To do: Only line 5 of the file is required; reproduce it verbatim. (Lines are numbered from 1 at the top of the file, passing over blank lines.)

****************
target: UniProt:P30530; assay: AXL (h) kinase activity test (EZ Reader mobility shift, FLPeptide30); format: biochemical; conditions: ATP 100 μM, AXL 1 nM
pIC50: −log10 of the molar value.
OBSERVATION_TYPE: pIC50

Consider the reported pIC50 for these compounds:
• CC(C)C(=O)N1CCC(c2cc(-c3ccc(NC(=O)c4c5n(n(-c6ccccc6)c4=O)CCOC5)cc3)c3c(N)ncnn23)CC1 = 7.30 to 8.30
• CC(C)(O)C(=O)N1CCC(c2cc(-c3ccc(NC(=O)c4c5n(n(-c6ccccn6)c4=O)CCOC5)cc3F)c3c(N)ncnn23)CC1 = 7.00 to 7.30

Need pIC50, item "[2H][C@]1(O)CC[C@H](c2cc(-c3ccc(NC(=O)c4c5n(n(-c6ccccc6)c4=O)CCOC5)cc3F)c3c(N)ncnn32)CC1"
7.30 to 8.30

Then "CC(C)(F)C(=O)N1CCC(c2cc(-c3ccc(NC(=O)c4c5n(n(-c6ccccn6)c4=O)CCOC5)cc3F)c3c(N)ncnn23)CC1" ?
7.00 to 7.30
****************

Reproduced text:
• CC(C)C(=O)N1CCC(c2cc(-c3ccc(NC(=O)c4c5n(n(-c6ccccc6)c4=O)CCOC5)cc3)c3c(N)ncnn23)CC1 = 7.30 to 8.30